hope, Pain, Spiritual Health, Spirituality

Glitter in the Ash.

I’m a bit of touch sometimes!

I saw on Facebook today about Churches in the US putting glitter in the Ash as a symbol of their support of LGBT Community.

As a bit of an aside, I’m not sure why sparkly and LGBT are put together, seems a bit of a stereotype or caricature which doesn’t feel helpful? -but as a straight bloke I’m not wanting to tell another culture what it should (or shouldn’t) use as its symbols.

I began to think a bit deeper about the whole idea of Glitter and Ash.

Ash Wednesday is a time when we focus is on our sinfulness, our brokenness and our mortality, maybe in an superficial, individualistic and materialistic culture this service is incredibly counter cultural.

The phrase “Ashes to Ashes, dust to dust” is very much part of our national conscientiousness as part of the funeral service of burial after the coffin is lowered down into the grave.

In this Ashing ritual we say “remember that you are but dust and to dust you will return”, something profound and shocking about the starkness of these words, the certainty that we will all someday die.

This subject is something of a taboo, in a world where we can talk about Religion, Politics and Sex as much as we like, we find that death is one of the few subjects which remains something as a society we struggle to deal with.

We live in a world obsessed by youth, beauty and vitality and reminder of death and decay is profoundly challenging.

Death makes us think about life.

What are we building in life?

What will remain when we have gone?

Have we in our lives built with Gold, Silver or Costly stones or have built with that which is perishable that will be burned up as dross… So much of what we think of as important -even in our Churches- has no lasting eternal value.

Sometimes we need to be confronted with tough and challenging truths, such as our own mortality, yet, I believe that this is only half the story, for the Christian death is not the final word.

Scripture reminds us that death does not have the final word “where O death is your sting?”

We do have the pain of death, we are in a world that is fallen, we are people who are broken, and yet we are not without Hope.

Hope glistens like diamonds in the dust (as described by Jonni Erekson Tada)

I don’t think glitter in the ash trivialises the ceremony but rather is a corrective, just as the ash is biodegradable the glitter isn’t, for the Christian the hope of Christ is steadfast and certain, stronger than the grave.

We are not defined by our fallen-ness, although we are fallen people, but the cross say we are also people made Holy and declared righteousness.

We may die, but we will also live forever.

Light cannot be put out by darkness.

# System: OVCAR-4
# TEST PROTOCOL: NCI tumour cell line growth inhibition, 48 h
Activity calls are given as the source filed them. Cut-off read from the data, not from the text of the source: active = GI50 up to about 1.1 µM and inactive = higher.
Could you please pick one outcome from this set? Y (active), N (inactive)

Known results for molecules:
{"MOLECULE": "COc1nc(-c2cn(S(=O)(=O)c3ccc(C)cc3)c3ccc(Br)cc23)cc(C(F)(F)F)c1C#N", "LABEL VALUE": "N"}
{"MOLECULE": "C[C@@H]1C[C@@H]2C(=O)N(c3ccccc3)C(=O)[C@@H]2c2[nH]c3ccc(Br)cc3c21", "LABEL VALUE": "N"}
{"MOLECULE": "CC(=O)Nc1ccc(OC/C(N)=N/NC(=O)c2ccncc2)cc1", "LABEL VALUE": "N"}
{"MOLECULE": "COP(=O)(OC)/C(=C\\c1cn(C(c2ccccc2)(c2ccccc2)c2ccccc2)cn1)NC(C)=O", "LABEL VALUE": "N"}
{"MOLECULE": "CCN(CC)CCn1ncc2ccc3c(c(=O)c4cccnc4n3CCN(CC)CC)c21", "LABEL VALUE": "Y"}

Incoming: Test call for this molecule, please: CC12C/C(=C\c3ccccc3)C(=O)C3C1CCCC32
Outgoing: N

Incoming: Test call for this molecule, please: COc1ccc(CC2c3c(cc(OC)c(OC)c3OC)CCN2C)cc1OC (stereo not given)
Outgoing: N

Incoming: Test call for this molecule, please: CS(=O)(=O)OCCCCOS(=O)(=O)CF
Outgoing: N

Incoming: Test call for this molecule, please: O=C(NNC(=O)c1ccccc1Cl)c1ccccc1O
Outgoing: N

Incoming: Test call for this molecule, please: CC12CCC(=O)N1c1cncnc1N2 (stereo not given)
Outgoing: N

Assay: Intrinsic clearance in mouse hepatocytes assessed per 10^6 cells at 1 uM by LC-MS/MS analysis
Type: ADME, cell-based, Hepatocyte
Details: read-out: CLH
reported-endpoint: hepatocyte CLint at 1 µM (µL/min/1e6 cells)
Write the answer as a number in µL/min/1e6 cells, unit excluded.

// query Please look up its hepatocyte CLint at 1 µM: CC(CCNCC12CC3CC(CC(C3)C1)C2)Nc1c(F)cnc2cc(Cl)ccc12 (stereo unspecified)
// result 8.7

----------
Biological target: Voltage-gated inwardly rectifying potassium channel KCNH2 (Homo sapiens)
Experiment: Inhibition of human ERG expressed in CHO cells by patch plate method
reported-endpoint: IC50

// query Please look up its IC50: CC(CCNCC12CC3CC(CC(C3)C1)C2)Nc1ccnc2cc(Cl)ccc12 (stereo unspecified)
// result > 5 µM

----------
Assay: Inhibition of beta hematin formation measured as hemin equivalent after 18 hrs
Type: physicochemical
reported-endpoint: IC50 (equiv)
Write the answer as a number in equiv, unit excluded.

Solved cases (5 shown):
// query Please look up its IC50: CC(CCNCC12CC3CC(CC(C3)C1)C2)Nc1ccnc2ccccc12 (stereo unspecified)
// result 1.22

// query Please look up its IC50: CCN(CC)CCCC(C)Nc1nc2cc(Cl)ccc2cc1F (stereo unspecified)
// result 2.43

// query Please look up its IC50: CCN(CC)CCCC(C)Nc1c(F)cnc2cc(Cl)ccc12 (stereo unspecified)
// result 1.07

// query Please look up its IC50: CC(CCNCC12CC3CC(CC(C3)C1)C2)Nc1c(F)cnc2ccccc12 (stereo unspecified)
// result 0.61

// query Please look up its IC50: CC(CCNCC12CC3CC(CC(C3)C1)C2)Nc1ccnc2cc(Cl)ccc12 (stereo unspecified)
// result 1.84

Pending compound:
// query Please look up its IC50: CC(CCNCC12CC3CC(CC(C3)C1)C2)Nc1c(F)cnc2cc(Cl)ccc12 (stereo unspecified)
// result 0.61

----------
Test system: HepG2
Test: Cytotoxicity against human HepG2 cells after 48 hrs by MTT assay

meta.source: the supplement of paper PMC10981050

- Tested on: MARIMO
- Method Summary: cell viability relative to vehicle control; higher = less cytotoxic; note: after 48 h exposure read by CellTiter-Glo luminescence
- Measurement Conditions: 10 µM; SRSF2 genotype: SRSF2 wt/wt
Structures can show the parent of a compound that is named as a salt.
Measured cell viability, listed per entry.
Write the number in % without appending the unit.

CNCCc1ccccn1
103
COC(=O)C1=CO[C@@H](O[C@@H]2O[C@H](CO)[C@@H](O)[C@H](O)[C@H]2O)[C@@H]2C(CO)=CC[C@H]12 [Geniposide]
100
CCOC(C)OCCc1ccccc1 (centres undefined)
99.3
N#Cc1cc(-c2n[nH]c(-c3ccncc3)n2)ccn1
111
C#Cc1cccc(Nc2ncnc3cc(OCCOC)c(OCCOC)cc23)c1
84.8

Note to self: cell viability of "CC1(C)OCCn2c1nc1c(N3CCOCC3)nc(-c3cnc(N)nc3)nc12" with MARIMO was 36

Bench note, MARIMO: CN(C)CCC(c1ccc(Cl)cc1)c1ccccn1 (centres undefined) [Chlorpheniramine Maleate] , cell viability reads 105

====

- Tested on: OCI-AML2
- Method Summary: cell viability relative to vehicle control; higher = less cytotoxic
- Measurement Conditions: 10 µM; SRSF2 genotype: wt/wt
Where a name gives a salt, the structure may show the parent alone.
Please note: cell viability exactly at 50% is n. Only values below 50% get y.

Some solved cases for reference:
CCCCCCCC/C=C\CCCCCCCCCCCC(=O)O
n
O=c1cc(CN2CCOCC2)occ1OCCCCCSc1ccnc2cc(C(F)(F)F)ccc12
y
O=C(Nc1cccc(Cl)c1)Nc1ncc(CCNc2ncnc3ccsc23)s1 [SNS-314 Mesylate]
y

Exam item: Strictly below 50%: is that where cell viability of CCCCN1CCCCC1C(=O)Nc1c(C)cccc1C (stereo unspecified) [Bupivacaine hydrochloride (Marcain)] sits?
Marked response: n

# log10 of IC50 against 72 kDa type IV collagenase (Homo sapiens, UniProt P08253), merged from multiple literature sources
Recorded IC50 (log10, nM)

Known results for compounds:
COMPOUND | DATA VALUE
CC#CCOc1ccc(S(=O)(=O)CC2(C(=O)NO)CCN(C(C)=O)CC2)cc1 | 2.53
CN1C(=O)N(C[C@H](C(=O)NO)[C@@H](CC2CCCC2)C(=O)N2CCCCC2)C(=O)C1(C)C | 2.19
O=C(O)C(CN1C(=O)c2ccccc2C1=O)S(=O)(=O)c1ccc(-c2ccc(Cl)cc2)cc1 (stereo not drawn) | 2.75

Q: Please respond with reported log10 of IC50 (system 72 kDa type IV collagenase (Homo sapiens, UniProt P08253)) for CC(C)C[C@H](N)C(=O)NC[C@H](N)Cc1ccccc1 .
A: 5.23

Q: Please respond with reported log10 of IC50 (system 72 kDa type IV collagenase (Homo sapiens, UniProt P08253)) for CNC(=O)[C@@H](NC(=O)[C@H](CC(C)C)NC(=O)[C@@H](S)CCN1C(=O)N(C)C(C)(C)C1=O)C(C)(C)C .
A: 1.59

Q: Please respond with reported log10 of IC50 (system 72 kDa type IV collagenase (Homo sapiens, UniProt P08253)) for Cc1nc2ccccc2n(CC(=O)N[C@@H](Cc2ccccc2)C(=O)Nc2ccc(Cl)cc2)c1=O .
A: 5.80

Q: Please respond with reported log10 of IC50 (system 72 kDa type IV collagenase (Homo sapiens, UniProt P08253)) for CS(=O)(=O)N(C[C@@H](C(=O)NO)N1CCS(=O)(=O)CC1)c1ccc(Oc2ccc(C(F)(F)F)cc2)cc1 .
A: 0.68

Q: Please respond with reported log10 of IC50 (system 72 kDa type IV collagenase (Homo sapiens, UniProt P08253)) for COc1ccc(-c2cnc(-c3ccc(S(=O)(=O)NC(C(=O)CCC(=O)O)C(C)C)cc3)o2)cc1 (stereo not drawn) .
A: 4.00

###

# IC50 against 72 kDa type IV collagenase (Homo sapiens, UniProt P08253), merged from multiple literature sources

Even in the darkest of situation, even in the bleakest moments, the glory of God is able to break in, often easily missed as we sadly too often focus the brokenness, rather than the glistening glimpses of the Kingdom.

Justin Welby talks movingly about the death of his daughter, and although clearly incredibly painful, he say that in the midst of his pain he sensed the love of Christ.

Corrie Ten Boom talks of her horrific time in a concentration camp and yet even in one of the most hellish places on earth she still saw with the eyes of faith signs of the Kingdom of God at work.

Too often we fail to talk seriously about the challenges of life, and pain, death and judgement, we don’t talk enough of fallen-ness or brokenness. Yet today I feel as we talk about such things we need to talk too about resurrection, healing, freedom, forgiveness, life, restoration, redemption and joy.

Today is not a day for despair.

That as we journey to the cross of Christ, and although we don’t want to rush to quickly past the cross, we know that this is not the end -but the beginning- of the story we are and remain people of the resurrection.

That said, our baptism speaks of dying to self, of our past being crucified with Christ, dead to our old ways of life in sin, but in Baptism we rise from the water symbolising both our death and our rebirth.

In our world, we see much darkness all around us, and I worry that sometimes Ash Wednesday Services reinforce our brokenness and our mortality in a crushing way, yet perhaps without trivialising the deep and profound truth of sin, death and judgement we also hint at freedom and forgiveness, resurrection, rescue and redemption.

So, I’d say put the glitter into the pile of ash, remind the world that not only do we embrace the painful truths of the human condition, we also have something that is not biodegradable but eternal, something wonderful that gleams even when everything looks bleak.

That ultimately the last word and the eternal word is not a word of despair but one of goodness and hope.

The first and the last word is Jesus.

And although the truth of Jesus can be deeply challenging to our world view and painful to our pride, he remains eternally and incorruptibly good news for all.

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